Sunday, November 30, 2014

The Declining Availability of Fresh Water

The natural fresh water cycle (the cycling of water from oceans to the atmosphere, becoming precipitation in the form of rain and snow) is the source of the fresh water in the Earth's lakes, streams, and underground aquifers. The water cycle is timeless and largely unaffected by man, except for the probable influence of global warming. But the supply of clean fresh water available to humans (where humans choose to locate) is slowly but surely declining.

Many western U.S. cities rely primarily on water derived from the winter snowpack in nearby mountain ranges. The cities are growing and demand for water is up. To make matters worse, the winter snowpack has been declining in recent years. Some of the snowpack's decline may be due to global warming, but it may also be partly due to normal decades-long cyclic fluctuations in the water cycle. Centuries-old glaciers have been receding; some have disappeared entirely. If the current 30-year trend continues, Montana's Glacier National Park in may not have a single glacier by 2030. This does not bode well for Western lakes and streams.

Some human populations rely heavily on ancient underground aquifers for water to irrigate thirsty crops. China, India, and the U.S. plains States all rely heavily on aquifers that are not being replenished at the rates at which they are being used. Wells in some areas are going dry, leading to a loss of agricultural productivity.

Pollution of freshwater is a constant concern. Industries that use a lot of water or that run the risk of polluting rivers and streams, such as mining for coal, copper, and gold, face increasing government regulation or outright opposition from environmental groups. The world's largest gold mining company, Barrick Gold, shut down a major investment in a massive mine in Chile due in part to costs related to the risk of polluting nearby rivers and streams.

These are not problems that are going to go away quickly. Humans will have to adapt. We'll need to reduce water use in our homes, recycle water wherever possible, locate our human populations nearer to abundant supplies of fresh water, develop agricultural crops that require less water, irrigate crops more efficiently, and improve industrial techniques that require water. Some of these actions are already being taken. As they must, if we are to prosper in the long run.

Wednesday, November 26, 2014

The Benefits of Genetically Modified Crops

Opponents of genetically modified (GM) crops are quick to point out the potential risks involved in planting GM crops and in eating foods with GM ingredients. Some of the risks, such as the potential for encouraging the emergence of "superweeds" that are resistant to the herbicides used on GM crops, and the inadvertent cross-pollination of normal crops by GM crops in nearby fields, are real. Others, such as the potential for causing future unspecified human health problems, are as yet undocumented.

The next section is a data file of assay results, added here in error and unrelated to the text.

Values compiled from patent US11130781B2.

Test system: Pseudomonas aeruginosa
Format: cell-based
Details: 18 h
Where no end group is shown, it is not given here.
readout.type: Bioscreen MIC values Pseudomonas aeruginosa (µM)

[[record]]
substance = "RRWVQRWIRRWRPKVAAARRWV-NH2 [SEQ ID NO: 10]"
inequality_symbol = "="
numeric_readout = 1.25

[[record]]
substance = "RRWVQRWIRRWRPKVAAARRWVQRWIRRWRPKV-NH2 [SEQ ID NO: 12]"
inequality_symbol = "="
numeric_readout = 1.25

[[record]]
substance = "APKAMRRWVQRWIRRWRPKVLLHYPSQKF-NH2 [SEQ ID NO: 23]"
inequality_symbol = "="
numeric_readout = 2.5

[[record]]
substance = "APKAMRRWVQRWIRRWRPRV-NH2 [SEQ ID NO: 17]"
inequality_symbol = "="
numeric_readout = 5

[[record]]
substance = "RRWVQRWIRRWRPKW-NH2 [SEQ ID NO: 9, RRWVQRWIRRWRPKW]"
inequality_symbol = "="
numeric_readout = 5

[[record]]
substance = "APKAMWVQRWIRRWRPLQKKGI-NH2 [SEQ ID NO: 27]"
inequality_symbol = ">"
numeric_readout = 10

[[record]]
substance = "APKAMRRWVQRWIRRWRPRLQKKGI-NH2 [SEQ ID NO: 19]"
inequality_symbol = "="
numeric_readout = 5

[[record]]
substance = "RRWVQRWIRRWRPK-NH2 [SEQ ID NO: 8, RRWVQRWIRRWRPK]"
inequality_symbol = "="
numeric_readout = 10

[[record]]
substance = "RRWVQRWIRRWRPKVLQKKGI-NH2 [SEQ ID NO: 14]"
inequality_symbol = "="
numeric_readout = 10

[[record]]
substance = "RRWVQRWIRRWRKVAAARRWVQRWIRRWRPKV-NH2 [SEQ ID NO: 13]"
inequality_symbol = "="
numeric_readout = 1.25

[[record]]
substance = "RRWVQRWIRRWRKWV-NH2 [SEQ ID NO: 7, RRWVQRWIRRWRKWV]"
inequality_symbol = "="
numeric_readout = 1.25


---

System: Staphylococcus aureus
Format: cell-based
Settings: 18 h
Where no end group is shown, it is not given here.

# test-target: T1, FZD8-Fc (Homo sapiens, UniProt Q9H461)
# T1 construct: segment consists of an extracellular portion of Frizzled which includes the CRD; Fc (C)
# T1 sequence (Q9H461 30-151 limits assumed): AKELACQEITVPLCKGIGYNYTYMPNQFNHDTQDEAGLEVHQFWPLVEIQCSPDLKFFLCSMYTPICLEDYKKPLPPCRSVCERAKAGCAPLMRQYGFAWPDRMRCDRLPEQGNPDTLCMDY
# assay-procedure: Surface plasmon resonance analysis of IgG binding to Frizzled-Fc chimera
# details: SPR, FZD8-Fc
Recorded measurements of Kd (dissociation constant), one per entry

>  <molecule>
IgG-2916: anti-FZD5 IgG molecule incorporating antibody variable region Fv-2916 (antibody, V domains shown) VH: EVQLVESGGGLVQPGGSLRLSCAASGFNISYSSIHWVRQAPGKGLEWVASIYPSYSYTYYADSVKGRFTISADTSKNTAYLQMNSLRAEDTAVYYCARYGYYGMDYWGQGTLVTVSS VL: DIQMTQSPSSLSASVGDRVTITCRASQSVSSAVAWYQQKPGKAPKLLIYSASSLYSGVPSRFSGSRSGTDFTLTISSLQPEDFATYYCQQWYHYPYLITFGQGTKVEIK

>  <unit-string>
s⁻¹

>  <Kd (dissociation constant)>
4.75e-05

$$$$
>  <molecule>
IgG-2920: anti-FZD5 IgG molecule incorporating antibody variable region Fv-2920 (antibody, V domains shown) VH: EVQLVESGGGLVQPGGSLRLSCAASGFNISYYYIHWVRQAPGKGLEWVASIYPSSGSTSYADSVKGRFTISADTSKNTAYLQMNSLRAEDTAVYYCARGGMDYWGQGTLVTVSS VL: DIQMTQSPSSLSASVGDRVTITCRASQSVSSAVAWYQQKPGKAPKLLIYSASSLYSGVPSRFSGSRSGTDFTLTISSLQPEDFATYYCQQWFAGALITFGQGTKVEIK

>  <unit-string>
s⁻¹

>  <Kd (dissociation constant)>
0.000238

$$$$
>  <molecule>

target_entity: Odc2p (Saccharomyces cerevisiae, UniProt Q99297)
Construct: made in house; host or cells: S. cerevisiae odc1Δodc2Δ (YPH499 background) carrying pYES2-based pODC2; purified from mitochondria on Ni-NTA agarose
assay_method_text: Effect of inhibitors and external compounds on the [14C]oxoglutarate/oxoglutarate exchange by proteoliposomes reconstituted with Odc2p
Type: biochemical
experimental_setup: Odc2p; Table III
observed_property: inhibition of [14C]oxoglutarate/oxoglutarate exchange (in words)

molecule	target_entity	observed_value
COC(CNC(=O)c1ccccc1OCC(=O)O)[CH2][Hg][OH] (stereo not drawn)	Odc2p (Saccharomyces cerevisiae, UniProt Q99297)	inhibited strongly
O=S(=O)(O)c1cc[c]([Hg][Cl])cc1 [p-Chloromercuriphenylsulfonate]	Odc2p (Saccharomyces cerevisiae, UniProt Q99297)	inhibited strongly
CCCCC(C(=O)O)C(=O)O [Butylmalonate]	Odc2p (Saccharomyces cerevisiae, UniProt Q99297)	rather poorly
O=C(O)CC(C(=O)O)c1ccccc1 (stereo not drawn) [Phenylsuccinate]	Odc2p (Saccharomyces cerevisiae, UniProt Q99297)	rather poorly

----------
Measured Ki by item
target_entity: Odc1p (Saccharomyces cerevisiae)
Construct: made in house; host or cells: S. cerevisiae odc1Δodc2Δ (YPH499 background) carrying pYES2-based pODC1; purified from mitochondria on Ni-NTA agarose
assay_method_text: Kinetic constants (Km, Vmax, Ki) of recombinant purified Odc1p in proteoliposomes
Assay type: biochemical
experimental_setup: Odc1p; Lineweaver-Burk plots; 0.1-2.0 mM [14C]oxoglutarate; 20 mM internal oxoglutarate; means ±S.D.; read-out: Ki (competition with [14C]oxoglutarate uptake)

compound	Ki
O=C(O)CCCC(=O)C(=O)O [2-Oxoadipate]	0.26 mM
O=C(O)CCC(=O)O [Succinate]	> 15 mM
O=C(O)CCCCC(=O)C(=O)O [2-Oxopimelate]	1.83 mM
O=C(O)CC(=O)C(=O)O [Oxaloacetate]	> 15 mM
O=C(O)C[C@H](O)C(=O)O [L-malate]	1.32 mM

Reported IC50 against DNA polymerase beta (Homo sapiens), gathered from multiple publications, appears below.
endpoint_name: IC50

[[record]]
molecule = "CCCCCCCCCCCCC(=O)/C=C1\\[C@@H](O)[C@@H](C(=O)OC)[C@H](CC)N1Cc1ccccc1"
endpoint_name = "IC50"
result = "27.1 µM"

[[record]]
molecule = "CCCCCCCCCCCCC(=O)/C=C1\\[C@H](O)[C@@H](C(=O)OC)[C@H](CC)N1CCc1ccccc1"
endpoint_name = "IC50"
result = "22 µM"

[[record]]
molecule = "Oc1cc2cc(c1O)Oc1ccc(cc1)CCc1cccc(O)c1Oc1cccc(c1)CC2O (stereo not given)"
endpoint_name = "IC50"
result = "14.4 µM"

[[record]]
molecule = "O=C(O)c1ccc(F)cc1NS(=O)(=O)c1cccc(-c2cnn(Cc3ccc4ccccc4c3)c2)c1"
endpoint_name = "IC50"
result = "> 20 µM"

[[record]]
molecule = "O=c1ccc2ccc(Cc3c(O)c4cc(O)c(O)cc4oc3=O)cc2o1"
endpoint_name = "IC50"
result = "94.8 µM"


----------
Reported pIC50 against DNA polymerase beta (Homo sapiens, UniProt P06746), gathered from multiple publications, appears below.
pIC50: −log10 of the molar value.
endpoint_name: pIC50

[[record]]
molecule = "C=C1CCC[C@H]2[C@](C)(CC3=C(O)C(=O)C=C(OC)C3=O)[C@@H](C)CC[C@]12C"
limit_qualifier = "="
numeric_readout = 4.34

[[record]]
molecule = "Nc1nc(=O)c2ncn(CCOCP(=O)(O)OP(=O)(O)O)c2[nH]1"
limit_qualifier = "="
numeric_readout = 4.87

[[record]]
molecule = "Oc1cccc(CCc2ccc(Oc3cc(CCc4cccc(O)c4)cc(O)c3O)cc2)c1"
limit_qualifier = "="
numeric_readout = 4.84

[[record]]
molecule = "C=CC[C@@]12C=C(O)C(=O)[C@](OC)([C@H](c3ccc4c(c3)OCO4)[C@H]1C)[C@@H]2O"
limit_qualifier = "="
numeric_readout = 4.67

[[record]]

Are there any known benefits of GM crops, other than for the farmer? A recent meta-analysis published in PLOS one concludes that indeed there are. The authors of the analysis reviewed all of the previous reports of the economic and agricultural impacts of three GM crops (soybeans, maize, and cotton) published in English between 1995 and early 2014; 147 studies in all. They found that in addition to improving farmer's profits by 68%, the use of GM crops increased crop yields by 22% and decreased chemical pesticide use by 37%.

Increased profits for farmers is not a bad thing, for it means they pay more taxes and have more money to spend (stimulating the economy). Increased crop yields allows more people to be fed per acre of agricultural land; something to think about as Earth's human population continues to rise even as the amount of arable land remains constant. Finally, reducing chemical pesticide use by more than a third can only be good for the environment.

I'm not saying that GM crops are perfect. I'm well aware that there are risks, some of which may still be unknown. I'm just saying that in any dialogue about whether we should allow GM crops, we should consider both the risks and the benefits, and not just focus on one or the other. Do not be fooled into thinking that there is only one side (yours?) in this debate.